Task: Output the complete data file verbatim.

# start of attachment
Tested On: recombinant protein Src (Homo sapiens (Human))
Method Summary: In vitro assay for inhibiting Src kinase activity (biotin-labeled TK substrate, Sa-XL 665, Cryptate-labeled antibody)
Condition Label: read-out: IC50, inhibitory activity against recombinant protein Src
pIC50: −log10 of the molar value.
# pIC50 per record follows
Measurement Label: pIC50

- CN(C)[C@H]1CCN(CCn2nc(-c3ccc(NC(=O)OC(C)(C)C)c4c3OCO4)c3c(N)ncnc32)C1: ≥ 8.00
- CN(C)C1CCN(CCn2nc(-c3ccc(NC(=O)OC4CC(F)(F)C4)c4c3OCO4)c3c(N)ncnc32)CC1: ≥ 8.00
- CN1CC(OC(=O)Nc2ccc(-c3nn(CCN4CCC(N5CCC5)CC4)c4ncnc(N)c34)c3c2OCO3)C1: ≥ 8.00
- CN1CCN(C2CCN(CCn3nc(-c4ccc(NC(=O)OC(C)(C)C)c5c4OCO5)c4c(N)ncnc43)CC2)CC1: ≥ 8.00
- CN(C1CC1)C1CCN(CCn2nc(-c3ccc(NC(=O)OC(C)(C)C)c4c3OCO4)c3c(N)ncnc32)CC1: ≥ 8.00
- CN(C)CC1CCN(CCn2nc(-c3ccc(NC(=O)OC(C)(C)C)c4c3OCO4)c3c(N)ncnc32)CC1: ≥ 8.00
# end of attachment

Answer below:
Tested On: recombinant protein Src (Homo sapiens (Human))
Method Summary: In vitro assay for inhibiting Src kinase activity (biotin-labeled TK substrate, Sa-XL 665, Cryptate-labeled antibody)
Condition Label: read-out: IC50, inhibitory activity against recombinant protein Src
pIC50: −log10 of the molar value.
# pIC50 per record follows
Measurement Label: pIC50

- CN(C)[C@H]1CCN(CCn2nc(-c3ccc(NC(=O)OC(C)(C)C)c4c3OCO4)c3c(N)ncnc32)C1: ≥ 8.00
- CN(C)C1CCN(CCn2nc(-c3ccc(NC(=O)OC4CC(F)(F)C4)c4c3OCO4)c3c(N)ncnc32)CC1: ≥ 8.00
- CN1CC(OC(=O)Nc2ccc(-c3nn(CCN4CCC(N5CCC5)CC4)c4ncnc(N)c34)c3c2OCO3)C1: ≥ 8.00
- CN1CCN(C2CCN(CCn3nc(-c4ccc(NC(=O)OC(C)(C)C)c5c4OCO5)c4c(N)ncnc43)CC2)CC1: ≥ 8.00
- CN(C1CC1)C1CCN(CCn2nc(-c3ccc(NC(=O)OC(C)(C)C)c4c3OCO4)c3c(N)ncnc32)CC1: ≥ 8.00
- CN(C)CC1CCN(CCn2nc(-c3ccc(NC(=O)OC(C)(C)C)c4c3OCO4)c3c(N)ncnc32)CC1: ≥ 8.00